Longer, wider, roomier, and more fuel-efficient than ever before, the redesigned Volkswagen Golf, which arrives in the U.S. for the 2014 model year, debuted at the 2012 Paris Motor Show.
The all-new Golf might look familiar, but the most popular car in Europe is completely redesigned and rides on the VW Group’s new lightweight MQB architecture, which will spawn a bevy of future Audi and Volkswagen models as the company seeks to improve fuel economy across the board.
To that end, the 2014 Golf sheds 220 pounds, the equivalent of kicking one well-fed passenger out of the car. Cylinder deactivation, automatic stop/start engine technology, a brake energy regeneration system, low rolling-resistance tires, and a coefficient of drag measuring as low as 0.27 cd contribute to a 23% fuel economy improvement across the European model lineup.
Europeans will be able to buy a version of the new Golf called the BlueMotion, which Volkswagen says is the most fuel-efficient Golf ever produced. Equipped with a 1.6-liter turbo diesel 4-cylinder engine, the Golf BlueMotion will need to be re-fueled just 15 times per year, based on current average miles driven in Europe.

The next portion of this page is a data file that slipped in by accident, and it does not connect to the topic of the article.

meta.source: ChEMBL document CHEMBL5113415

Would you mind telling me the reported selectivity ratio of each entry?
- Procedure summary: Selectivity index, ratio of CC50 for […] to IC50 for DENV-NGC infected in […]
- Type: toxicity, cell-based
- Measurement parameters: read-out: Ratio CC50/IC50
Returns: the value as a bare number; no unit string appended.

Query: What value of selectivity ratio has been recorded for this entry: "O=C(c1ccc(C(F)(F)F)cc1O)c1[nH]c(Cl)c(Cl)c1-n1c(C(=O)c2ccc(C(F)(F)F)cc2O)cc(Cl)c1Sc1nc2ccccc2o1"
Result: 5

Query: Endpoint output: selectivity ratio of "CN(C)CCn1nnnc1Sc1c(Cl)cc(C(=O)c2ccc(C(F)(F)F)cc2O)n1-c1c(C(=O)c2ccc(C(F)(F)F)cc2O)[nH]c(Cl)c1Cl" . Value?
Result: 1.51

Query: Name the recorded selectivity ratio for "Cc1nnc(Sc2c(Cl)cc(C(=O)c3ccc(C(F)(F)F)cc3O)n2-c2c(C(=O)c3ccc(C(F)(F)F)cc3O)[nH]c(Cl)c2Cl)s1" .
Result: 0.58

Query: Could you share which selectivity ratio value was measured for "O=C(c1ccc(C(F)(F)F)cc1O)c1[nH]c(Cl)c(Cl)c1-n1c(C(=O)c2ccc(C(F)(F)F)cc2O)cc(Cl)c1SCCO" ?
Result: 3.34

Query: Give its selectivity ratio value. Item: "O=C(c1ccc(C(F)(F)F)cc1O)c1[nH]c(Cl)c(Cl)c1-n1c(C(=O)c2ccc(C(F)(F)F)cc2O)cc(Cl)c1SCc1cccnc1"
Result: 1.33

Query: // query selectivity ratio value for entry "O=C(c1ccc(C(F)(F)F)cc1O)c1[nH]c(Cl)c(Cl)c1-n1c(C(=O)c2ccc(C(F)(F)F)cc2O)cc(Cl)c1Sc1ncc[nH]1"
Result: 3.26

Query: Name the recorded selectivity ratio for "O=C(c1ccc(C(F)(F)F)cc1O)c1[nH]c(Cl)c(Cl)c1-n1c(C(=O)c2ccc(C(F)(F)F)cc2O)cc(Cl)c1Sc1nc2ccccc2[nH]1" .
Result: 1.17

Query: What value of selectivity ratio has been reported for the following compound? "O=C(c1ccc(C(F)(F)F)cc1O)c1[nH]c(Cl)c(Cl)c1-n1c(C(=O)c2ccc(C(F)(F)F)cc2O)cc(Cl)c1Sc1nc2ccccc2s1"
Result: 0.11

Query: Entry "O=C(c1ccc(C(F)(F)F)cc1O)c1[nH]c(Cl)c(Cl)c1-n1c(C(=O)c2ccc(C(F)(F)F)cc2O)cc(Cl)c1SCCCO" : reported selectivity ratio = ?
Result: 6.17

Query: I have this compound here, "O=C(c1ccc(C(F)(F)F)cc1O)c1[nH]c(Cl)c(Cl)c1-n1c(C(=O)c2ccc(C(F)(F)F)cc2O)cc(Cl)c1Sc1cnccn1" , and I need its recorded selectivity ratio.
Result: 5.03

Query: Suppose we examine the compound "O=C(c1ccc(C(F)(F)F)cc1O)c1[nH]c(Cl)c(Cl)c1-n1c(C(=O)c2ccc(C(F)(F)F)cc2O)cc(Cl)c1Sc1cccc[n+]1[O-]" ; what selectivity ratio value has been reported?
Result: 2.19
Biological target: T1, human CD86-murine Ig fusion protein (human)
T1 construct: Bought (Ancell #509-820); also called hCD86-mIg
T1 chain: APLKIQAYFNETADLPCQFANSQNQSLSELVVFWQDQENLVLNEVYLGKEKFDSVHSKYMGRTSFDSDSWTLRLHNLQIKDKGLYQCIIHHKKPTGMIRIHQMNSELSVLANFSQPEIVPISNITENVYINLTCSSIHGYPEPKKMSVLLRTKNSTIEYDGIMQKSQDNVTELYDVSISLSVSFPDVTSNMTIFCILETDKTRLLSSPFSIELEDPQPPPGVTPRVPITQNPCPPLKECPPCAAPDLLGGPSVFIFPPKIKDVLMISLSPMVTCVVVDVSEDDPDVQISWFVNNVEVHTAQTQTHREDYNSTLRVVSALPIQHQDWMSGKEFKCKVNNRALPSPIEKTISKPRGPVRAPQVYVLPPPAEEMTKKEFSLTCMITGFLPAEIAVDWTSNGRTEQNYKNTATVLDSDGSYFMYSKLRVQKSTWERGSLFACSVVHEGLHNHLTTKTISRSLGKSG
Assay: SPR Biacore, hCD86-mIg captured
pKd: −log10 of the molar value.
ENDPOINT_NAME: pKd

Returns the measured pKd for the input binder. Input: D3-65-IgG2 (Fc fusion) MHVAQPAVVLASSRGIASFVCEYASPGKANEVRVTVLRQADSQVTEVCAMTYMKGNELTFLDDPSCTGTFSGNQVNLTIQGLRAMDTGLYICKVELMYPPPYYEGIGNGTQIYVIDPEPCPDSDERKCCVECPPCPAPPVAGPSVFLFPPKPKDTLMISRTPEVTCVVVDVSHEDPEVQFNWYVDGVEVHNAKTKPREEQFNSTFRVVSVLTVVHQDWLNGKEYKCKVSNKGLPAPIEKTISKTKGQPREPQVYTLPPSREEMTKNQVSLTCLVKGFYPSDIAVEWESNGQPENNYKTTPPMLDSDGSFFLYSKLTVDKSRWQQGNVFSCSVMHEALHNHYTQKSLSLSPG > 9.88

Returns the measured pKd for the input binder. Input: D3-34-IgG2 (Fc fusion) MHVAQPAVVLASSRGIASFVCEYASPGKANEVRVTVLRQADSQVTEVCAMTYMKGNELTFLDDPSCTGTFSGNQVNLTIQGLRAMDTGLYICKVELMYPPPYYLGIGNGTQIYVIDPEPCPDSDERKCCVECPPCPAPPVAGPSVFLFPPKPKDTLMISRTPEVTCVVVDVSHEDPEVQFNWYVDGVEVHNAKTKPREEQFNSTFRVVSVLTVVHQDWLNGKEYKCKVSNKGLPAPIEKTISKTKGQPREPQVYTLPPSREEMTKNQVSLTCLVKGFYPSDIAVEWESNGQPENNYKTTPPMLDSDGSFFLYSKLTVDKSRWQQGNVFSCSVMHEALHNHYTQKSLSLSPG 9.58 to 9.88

Official powertrains have not been announced for the U.S. market, but VW has said that a new turbocharged 1.8-liter 4-cylinder is slated to replace the generally unloved 2.5-liter inline 5-cylinder starting with the 2014 Jetta. A TDI Clean Diesel variant is almost a certainty, and based on the unveiling of a production-ready GTI Concept in Paris, a performance-tweaked version of the Golf is also in the offing.
The new 2014 Golf also features a new multi-collision braking feature, designed to halt the car immediately following a collision to keep it from hitting additional vehicles or pedestrians. Additionally, a 5-inch touchscreen radio is standard, with an 8-inch display included with the optional navigation system.
The 2014 Volkswagen Golf is expected to go on sale in the U.S. in the middle of next year.